Less a proper rock doc than a greatest-hits sampler plate, this colorful overview of the Who’s glory days is a relic from a bygone era of rock fandom, because the barely-there narrative style used to connect performance clips and interview snippets has become irrelevant now that casual fans can get roughly the same experience by browsing through YouTube videos. There’s a reason why surviving band members later participated in a proper career-spanning documentary, the 237-minute opus Amazing Journey: The Story of the Who (2007). Fun as its individual components might be, The Kids Are Alright lacks anything resembling substance. Assembled by fan-turned-director Jeff Stein, who shot a handful of new scenes to complement extensive archival footage, The Kids Are Alright is organized along the lines of a concert set list. Instead of presenting songs in a purely chronological manner, Stein builds a show that connects the Who’s early years as a gang of ambitious bad boys to its late-’70s reign as a collective of arena superstars.
Much of the archival footage had been shown publicly before, of course, including TV appearances and the Who’s fiery set of the Woodstock festival. The appeal, therefore, is seeing everything in context. The Kids Are Alright loosely tracks Roger Daltrey’s evolution from a brash but unsure singer to a powerfully charismatic front man, as well as Pete Townshend’s growth from a bratty kid who snickers every time he smashes a guitar to an adult artiste who leads with his angst and his poetry. Meanwhile, bassist John Entwistle mostly lingers in the background (except for a strange bit during which he shows off his grandiose collection of guitars and uses a gold record as a shotgun target), and drummer Keith Moon treats everything like a nonstop, booze-drenched party.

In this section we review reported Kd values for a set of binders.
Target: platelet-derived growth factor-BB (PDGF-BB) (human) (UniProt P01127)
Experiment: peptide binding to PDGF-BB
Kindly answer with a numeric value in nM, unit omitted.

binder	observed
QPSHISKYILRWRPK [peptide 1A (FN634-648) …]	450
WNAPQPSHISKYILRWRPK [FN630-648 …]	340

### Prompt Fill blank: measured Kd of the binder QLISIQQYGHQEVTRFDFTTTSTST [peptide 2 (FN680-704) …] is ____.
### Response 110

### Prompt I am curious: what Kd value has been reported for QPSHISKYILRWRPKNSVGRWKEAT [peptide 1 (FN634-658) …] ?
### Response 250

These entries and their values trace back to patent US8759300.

Moon’s presence gives The Kids Are Alright a small claim to historical status, since an early version of the documentary was completed just prior to Moon’s death in September 1978. In fact, the movie contains Moon’s final concert and studio performances with the band, including a partially live studio version of the potent hit “Who Are You,” which was the title song from the last full Who album featuring Moon. Elsewhere in The Kids Are Alright, Moon acts the fool during interview bits, sometimes clowning around with buddy (and fellow drummer) Ringo Starr. More impressively, Moon and his mates are at their very best during the picture’s closing number, an epic concert performance of “Won’t Get Fooled Again” that features the band’s signature laser-light accompaniment. Very much a minor blip on the continuum of rock movies, The Kids Are Alright is essential for devoted Who fans, but it’s of only mild interest to casual viewers.
The Kids Are Alright: FUNKY